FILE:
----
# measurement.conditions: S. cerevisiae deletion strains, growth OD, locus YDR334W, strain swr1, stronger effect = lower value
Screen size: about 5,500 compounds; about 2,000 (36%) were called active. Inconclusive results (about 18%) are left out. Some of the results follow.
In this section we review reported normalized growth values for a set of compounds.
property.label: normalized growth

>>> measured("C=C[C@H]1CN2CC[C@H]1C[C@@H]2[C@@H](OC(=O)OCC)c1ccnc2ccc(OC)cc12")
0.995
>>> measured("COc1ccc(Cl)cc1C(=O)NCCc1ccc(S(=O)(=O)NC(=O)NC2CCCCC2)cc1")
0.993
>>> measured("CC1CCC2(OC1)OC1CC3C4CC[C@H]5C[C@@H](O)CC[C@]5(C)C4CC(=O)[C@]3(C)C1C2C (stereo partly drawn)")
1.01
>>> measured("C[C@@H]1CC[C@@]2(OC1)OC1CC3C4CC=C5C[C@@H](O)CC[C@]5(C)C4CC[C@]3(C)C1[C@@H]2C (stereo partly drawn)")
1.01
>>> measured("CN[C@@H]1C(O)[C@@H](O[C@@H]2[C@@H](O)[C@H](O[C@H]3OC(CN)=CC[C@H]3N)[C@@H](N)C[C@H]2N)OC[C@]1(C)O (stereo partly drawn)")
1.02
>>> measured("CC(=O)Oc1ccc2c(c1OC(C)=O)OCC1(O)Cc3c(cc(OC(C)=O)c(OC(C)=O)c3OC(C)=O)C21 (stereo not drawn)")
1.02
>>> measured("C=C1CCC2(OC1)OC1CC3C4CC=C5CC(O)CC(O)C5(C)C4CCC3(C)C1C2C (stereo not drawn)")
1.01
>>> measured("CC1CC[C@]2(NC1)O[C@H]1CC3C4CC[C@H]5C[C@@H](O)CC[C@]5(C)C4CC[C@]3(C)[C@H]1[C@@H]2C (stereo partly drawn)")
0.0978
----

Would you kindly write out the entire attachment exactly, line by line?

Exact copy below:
# measurement.conditions: S. cerevisiae deletion strains, growth OD, locus YDR334W, strain swr1, stronger effect = lower value
Screen size: about 5,500 compounds; about 2,000 (36%) were called active. Inconclusive results (about 18%) are left out. Some of the results follow.
In this section we review reported normalized growth values for a set of compounds.
property.label: normalized growth

>>> measured("C=C[C@H]1CN2CC[C@H]1C[C@@H]2[C@@H](OC(=O)OCC)c1ccnc2ccc(OC)cc12")
0.995
>>> measured("COc1ccc(Cl)cc1C(=O)NCCc1ccc(S(=O)(=O)NC(=O)NC2CCCCC2)cc1")
0.993
>>> measured("CC1CCC2(OC1)OC1CC3C4CC[C@H]5C[C@@H](O)CC[C@]5(C)C4CC(=O)[C@]3(C)C1C2C (stereo partly drawn)")
1.01
>>> measured("C[C@@H]1CC[C@@]2(OC1)OC1CC3C4CC=C5C[C@@H](O)CC[C@]5(C)C4CC[C@]3(C)C1[C@@H]2C (stereo partly drawn)")
1.01
>>> measured("CN[C@@H]1C(O)[C@@H](O[C@@H]2[C@@H](O)[C@H](O[C@H]3OC(CN)=CC[C@H]3N)[C@@H](N)C[C@H]2N)OC[C@]1(C)O (stereo partly drawn)")
1.02
>>> measured("CC(=O)Oc1ccc2c(c1OC(C)=O)OCC1(O)Cc3c(cc(OC(C)=O)c(OC(C)=O)c3OC(C)=O)C21 (stereo not drawn)")
1.02
>>> measured("C=C1CCC2(OC1)OC1CC3C4CC=C5CC(O)CC(O)C5(C)C4CCC3(C)C1C2C (stereo not drawn)")
1.01
>>> measured("CC1CC[C@]2(NC1)O[C@H]1CC3C4CC[C@H]5C[C@@H](O)CC[C@]5(C)C4CC[C@]3(C)[C@H]1[C@@H]2C (stereo partly drawn)")
0.0978